Spanish Media Critical of State’s Emergency And Advertising Practices

In the event of emergencies, such as Hurricane Sandy in 2012, most of Connecticut’s Spanish-language media are left to their own devices to seek out official information from the state government. If they are notified, the communication they receive is in
English, a problem because most don’t have the staff to translate that information into Spanish and say they should not be expected to perform this service at no cost. Several representatives of Spanish-language media outlets related their experiences on getting information from the state in times of crisis, as well as what they say is the lack of paid advertising on public safety issues during a fact-finding hearing held Wednesday by the state’s Latino and Puerto Rican Affairs Commission at the Legislative Office Building in Hartford.”It’s a much larger issue than just information around emergencies. You have to look at budgeting for marketing and communication,” Colón said. When the state undertakes an informational program intended to help everybody, such as about not drinking and driving, “when the laws are being written, I think it’s really important that the marketing (dollars) are split. “Bridgeport, for example, is nearly 40% percent Latino. It’s not (just) ‘let’s get a person to do press releases,’” Colón said. All state communication efforts – whether press releases or paid advertising — should include the Spanish-language media. “A lot of the stuff we do in emergencies we do out of duty, we do for love,” not because it helps pay the bills, he said.  Bauza said, “This media is small business. They are mom-and-pops.” They don’t get national advertising or paid ads for state campaigns such as “See Something, Say Something.”As for the state sending English-language press releases and expecting someone at the media outlet to translate them into Spanish. Lucy Goicoechea-Hernández, special projects director for LPRAC said, “It’s not fair, it’s not right. They just assume we’re going to give away our intellectual property for free.”

A Memorable Veterans Day Tribute To The Borinqueneers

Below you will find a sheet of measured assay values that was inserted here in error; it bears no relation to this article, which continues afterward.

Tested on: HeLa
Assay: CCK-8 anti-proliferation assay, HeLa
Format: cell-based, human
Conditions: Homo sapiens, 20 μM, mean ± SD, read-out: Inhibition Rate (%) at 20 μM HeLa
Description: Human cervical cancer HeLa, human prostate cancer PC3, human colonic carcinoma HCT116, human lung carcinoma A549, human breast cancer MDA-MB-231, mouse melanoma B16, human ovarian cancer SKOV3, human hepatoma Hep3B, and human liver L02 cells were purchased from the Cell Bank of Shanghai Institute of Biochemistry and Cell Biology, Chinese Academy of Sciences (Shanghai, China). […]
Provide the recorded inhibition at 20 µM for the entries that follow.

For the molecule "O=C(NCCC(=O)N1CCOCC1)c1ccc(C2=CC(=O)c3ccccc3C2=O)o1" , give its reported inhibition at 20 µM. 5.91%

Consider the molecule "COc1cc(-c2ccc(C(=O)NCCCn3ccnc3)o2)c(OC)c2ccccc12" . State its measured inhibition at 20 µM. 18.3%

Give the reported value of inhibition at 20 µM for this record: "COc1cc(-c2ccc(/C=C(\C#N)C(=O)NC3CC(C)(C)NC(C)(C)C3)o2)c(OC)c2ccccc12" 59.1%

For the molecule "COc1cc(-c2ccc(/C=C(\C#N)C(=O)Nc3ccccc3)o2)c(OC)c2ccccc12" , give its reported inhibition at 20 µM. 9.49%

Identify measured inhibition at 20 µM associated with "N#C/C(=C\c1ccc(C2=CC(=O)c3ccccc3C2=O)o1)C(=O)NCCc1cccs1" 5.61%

Hector Rivera stills remembers as a young solider, when he and others serving in the segregated 65th Infantry based in Puerto Rico felt  the U.S. military didn’t think they were important. The 80 year old Hartford resident now says, “It was negative, but we kept fighting in the war, we were proud.”
Rivera and four other Connecticut residents who fought in WWII and the Korean War, were among the more than 100 dignitaries,  veterans and their families who attended the first Veterans Day ceremony at the future site of the Borinqueneers Memorial Park and Monument – which organizers say is the first of its kind.
Those who served in the 65th Infantry – which saw active duty in WWI, WWII and Korea before it was disbanded – faced discrimination on many levels. They could not use all military facilities, they were told not to speak Spanish and although fighting for the U.S., the soldiers, as residents of Puerto Rico could not vote in U.S. elections.
In spite of the discrimination they persevered, fighting in some of the fiercest battles in all three wars.  To demonstrate their pride, they nicknamed themselves the  “Borinqueneers”, based on the  name – Borinquen – given to the island by its  original inhabitants, the Taino Indians.
2014 Top Ten Latino Authors’ List

The new national 2014 list of “Top Ten Authors to Watch and (Read)”  is just out and includes a sci-fi novel, a gritty East Harlem 1960s story and a first time author that writes about stories of Cubans during the revolution.  The list is assembled by a Connecticut professor who says he began doing so  7 years ago because he  wanted a way to promote Latino literature and bring the talent of Latino authors into the mainstream.
Jose B. Gonzalez, who teaches English at the U.S. Coast Guard Academy in In New London, is the editor of which assembles the list.   Their goal, he says, is to have more Latino authors’ work  find their way into the classroom.
A native of El Salvador and a 2012 Fulbright Scholar, Gonzalez says, “Too many children are growing up with sense that Latinos don’t write, or that there aren’t any Latino authors.  They have not been exposed to them in the classroom.  They don’t read our stories.”
The books on the list are from Latino authors whose work is in English or some bilingual books and are selected based on feedback and suggestions from librarians, readers and others who visit the website. Gonzalez says, “Books for the list are selected he says, just like any reading, adding that the questions asked as they review books,  “Is it a good story, does the author use language in a powerful way which applies to  most anything genre such as poetry and  children’s stories